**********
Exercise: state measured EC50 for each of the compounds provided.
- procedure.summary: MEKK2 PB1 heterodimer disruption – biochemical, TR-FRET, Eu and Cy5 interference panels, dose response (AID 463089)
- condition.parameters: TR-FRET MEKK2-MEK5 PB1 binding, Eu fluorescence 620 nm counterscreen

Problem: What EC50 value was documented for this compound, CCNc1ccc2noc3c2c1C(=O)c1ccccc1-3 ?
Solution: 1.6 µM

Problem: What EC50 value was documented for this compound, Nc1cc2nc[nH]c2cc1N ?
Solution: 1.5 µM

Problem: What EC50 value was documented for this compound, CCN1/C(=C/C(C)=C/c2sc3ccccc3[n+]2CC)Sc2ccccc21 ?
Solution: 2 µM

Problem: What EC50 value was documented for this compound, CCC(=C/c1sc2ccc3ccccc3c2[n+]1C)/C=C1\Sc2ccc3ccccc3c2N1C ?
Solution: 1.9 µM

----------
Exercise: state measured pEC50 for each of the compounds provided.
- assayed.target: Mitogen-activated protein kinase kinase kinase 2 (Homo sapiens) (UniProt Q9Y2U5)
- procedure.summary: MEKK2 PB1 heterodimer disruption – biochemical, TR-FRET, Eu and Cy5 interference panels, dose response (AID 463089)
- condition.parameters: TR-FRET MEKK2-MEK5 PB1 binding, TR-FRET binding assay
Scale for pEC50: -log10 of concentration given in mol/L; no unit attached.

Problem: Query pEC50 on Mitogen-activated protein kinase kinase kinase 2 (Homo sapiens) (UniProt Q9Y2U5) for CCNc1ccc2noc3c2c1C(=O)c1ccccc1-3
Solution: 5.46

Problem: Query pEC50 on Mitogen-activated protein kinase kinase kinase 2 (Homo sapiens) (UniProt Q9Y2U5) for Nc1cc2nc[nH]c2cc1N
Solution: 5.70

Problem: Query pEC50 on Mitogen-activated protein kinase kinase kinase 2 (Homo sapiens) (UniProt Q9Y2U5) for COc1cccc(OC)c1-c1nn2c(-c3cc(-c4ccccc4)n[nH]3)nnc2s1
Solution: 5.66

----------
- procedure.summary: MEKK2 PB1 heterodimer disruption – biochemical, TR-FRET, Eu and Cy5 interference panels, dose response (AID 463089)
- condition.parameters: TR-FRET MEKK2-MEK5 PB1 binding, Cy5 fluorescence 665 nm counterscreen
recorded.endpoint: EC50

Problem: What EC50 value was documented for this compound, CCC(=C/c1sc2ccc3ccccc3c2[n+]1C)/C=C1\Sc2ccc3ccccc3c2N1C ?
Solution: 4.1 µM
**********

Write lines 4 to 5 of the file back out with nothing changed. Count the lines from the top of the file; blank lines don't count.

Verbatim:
Problem: What EC50 value was documented for this compound, CCNc1ccc2noc3c2c1C(=O)c1ccccc1-3 ?
Solution: 1.6 µM